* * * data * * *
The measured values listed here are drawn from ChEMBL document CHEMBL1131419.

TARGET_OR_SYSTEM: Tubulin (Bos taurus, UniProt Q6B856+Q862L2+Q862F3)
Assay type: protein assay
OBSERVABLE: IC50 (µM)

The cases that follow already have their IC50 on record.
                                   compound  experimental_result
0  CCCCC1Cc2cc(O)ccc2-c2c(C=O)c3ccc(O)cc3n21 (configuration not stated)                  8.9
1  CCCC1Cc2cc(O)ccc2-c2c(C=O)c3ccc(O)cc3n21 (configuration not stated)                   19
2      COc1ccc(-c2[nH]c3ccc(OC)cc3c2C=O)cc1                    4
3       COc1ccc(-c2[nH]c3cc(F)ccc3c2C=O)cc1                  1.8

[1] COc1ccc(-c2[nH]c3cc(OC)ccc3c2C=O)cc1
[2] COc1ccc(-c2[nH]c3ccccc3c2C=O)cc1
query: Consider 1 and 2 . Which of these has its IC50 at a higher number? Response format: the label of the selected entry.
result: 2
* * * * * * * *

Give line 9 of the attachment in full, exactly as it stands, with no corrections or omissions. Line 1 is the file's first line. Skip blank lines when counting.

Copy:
2      COc1ccc(-c2[nH]c3ccc(OC)cc3c2C=O)cc1                    4